Set in the Earth year 2165. The Explora Corporation sends ten people to inspect the caverns on Mare Cetus. Mare is an enigma to most. It sits at the edge of Tau Ceti's habitable zone. Though conditions are excellent for a thriving habitat of various species of life, Mare is void of any life whatsoever. Only Commander Hunter Larson knows at the beginning that the team is actually on Mare Cetus to lay claim on a large, priceless mineral deposit hidden deep within the caverns. Once known, the team members pack up to leave. Each member is an expert in their field. To lay claim on a stake is beneath them. However, once Hunter tells of the bonus they would receive if they remain, all agree to stay. Renata 'Rene' Stone is Second in Command, a pilot, engineer, and Cavern Scientist. Trent Logan is Third in Command. He is an archaeologist and robotics expert. Ramon Ramirez is a Subsurface Engineer and Groundwater Specialist. Arielle 'Ari' Talarian is a Planetary Geologist. 'Ramon and Ari are a couple.' Edison March is a Subsurface Engineer with a history in dentistry. Garrett Jansen is a former mercenary, now the Security Specialist. Devon Snow is an Internal Observer 'IOB'. Isis Sandalo is a Biochemist subcontracted to Explora. Richelle Ivers is an Organic Sedimentologist, also subcontracted to Explora. Shortly into the caverns, the robotics start disobeying commands and go rogue. Sometimes they actually seem to go beyond what is in their programming, as if they were actually thinking for themselves. Trent, the expert in robotics can find no possible way for this to be. When Hunter and Ramon cannot seem to stop bickering at each other, Rene must assume command. One team member dies and soon others are lost. Stranger still, instruments are now acting odd and a bio-scan shows that the team members are having abnormal spikes in their brain waves, pointing toward mental impairments. One catastrophe after another has each person looking at the others with suspicions. The worst part is that a few team members are positive they are being followed in the caverns even though no life registers on any piece of equipment. One member is attacked during a blackout, even though no one was close to her. Yet the scars support her claim. Rene becomes the glue that seems to hold the group together. Each member is trying to sway Rene to their view, but with the outrageous changes in everyone around her, Rene feels alone. Unable to contact Explora or request help, Rene must keep the team moving toward safety, while avoiding rogue robotics out to kill them, possibly one or more unknown entities stalking them, mental disabilities showing in everyone 'including herself', and more. Even with all this, Rene has no idea just how much trouble she is really in! ***** This is hard sci-fi. By that I mean you must read every word to get the full impact of everything going on and to ultimately understand what happens toward the end. Those who understand Spanish will be able to follow everything Ramon says. Most of the time he speaks English, but he often switches over to Spanish when talking to himself or making some sort of rude remark about someone in the party. Even if you read every single word, chances are you may not 'get' the things mentioned or shown toward the beginning of the book unless you read it twice. 'I did.' Personally, I love books that you can re-read and find things you missed the first time around. They are subtle things that most will not catch the first time. The author has the option of stopping the story right here or continue another using some of the same characters. Toward the end of this story, the author gave many cool scenarios that could easily turn into future plots. I can only hope that Jim Erjavec decides to run with the Mendrax thread. *****
As the author of 'The Second Virgin Birth,' I must say that 'The Caverns of Mare Cetus,' is one good science fiction tale. It starts with a bang that will immediately grab you, then settles back to an uneasy calm, the tension building throughout the rest of the novel, chapter after chapter, until it gets to what I would call a literally cinematic climax. If you're good at unraveling a storyline, you'll need all your wits to figure out where this one is going. It's not because the author's misleading or pulls events out of a magician's hat, it's because the author is good at building an insidious plot. Most of the story takes place in a huge cavern on the lifeless planet of Mare Cetus, a planet some twelve light years from Earth. The year is 2165. The team exploring the caves has all kinds of high tech equipment at their disposal, but they are ill prepared for what happens to them as they get deeper into the caves. Time and again, the author springs traps on the reader, catching you with thrills when you least expect them. Then just when you think you might have things figured out, something changes the course of the story, and now you're going in a slightly different direction. Later you realize that new direction was dictated by the puzzle pieces that had been there all along, right in front of you. You just needed to put them together. Very late in the book, I was certain the author had to have finally run out of surprises. He hadn't. I should have known better than to let my guard down. This is not your average science fiction novel, and it's certainly an excellent novel for a first-time author. It was entertaining from start to finish, and I felt the author was challenging me, as well as the characters, to figure out the secrets of the caverns. I would highly recommend this novel to anyone who wants a fast-paced story with some powerful dialog and excellent character development. I look forward to his second novel.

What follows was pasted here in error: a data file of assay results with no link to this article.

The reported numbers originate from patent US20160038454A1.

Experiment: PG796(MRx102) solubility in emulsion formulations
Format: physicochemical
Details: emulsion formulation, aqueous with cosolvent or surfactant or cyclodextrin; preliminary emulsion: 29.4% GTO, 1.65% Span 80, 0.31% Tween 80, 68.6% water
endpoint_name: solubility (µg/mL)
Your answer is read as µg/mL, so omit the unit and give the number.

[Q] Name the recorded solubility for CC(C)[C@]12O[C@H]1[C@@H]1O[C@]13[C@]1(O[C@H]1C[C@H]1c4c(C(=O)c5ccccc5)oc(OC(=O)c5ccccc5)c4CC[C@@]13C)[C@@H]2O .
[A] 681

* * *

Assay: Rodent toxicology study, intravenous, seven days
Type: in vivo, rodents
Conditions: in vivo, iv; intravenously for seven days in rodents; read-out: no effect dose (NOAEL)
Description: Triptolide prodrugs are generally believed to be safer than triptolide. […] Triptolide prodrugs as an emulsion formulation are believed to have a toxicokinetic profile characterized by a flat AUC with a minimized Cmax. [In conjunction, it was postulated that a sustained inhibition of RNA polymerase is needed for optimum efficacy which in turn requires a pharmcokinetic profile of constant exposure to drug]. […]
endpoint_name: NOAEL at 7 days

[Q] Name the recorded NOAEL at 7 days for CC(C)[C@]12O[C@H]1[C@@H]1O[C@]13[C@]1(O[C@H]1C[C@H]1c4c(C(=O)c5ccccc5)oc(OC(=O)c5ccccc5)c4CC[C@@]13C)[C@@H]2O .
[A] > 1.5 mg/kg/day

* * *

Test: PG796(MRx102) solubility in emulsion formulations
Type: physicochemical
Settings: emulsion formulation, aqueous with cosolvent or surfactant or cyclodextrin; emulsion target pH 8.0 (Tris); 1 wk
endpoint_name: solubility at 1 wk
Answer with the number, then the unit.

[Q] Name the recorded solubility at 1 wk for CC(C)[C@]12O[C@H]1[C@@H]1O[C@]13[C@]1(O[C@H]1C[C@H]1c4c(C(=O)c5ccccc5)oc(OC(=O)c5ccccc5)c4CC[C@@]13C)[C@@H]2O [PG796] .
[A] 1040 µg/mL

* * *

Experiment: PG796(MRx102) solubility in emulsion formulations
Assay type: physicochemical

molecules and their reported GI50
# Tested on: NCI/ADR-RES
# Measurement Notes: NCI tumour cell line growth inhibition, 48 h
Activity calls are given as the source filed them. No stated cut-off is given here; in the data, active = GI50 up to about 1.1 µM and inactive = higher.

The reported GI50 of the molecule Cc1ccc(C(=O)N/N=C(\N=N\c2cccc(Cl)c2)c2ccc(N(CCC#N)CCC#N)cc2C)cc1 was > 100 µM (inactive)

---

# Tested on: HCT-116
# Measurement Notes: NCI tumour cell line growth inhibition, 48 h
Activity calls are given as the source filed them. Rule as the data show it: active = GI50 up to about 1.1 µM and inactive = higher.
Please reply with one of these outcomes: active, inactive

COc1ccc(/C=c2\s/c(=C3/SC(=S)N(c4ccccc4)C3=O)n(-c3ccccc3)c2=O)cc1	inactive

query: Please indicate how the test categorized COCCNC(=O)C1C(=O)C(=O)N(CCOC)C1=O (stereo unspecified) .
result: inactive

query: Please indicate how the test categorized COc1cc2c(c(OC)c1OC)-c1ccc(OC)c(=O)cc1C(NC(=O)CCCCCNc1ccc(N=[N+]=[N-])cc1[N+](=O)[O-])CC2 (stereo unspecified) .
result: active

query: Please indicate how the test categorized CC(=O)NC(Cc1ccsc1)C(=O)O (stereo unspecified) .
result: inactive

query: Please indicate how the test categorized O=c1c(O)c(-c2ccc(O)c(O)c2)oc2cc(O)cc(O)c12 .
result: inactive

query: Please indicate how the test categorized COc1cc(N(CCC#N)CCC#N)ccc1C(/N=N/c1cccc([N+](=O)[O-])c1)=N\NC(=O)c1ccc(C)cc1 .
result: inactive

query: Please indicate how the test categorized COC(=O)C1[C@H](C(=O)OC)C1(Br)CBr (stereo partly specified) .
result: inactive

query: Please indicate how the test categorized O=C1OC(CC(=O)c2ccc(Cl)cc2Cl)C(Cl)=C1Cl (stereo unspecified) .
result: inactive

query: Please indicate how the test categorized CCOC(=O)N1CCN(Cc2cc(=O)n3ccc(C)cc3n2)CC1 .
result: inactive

Erjavec has written a lurid tale that creates reader anxiety and interest via enigmatic characters and the not-so-fictional future technology that betrays them. Imagine your present dependence on communication technology scaled up several orders of magnitude to allow you to navigate and map in vast underground cavern systems, and your survival acutely challenged when the technology begins to fail you. Couple this with a twisted subplot on the corporate manipulation of human intelligence and you have a frenzied finale that illuminates the internal good of the human spirit, while provoking many what-if questions on our ultimate fate. Cognizant readers will find the plot less cryptic than those people looking for a quick read, but there is ample entertainment for all science fiction fans.